Yesterday I suggested that it could perhaps be worth considering cutting the number of songs in the ESC final down to 22-24 instead of 26 and I got plenty of feedback on that. Good. Every aspect of the show should be open for discussion.
Quite a few people also voiced the opinion that the Big Five rule should be scrapped: let France, Germany, Italy, Spain and the UK go through the semis like everyone else.
That has always been a touchy subject, ever since the Big Five system was introduced (in 2001, if I remember correctly). There was talk in 1996 how Germany's absence from the final really strained the NRK budget and how hard it would be staging the contest without one or several of the biggest contributors.
I have always seen the Big Five rule as a necessary evil: if that is what it takes for the ESC to go on properly so be it. Especially if the Biggies also show some commitment by contributing strong entries. Which has not always been the case.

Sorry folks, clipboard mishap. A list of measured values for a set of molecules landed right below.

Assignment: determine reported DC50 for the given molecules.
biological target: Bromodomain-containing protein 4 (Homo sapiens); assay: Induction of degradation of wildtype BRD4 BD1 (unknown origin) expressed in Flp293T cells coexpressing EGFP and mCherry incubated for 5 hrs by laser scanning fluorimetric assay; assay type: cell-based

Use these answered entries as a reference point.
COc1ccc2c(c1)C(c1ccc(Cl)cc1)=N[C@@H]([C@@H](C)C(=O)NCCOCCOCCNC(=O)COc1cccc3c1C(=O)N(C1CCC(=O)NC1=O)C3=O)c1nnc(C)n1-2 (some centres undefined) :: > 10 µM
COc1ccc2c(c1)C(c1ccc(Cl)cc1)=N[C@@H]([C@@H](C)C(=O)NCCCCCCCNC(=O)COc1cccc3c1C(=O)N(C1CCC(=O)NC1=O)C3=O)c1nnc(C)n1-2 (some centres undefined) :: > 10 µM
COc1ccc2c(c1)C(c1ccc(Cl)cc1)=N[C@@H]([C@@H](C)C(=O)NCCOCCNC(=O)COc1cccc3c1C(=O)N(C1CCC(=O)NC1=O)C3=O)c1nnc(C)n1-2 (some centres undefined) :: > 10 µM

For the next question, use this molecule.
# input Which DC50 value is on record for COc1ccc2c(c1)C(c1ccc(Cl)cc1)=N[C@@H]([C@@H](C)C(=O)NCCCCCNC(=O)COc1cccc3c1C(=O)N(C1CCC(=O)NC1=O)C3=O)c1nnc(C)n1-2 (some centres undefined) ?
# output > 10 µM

But is this rule really needed? When it was created relegation still meant you had to miss the entire contest for a year and the EBU did not want to risk any of the Biggies to be absent. Since 2004 and the introduction of the semis nobody needs to miss a year anyway.
So what is the argument for keeping this outdated system? That the broadcasters in question would be really upset if it changed? That their viewers would never watch a final unless they have their own entry? Well, that is already the situation for everyone else.
Now that the process is underway to scale down the contest and diminish the costs of hosting and organising - will it still be absolutely necessary to keep the Big Five in the contest in order to afford it?
That would certainly be something for the reference group to ponder before the 2014 contest.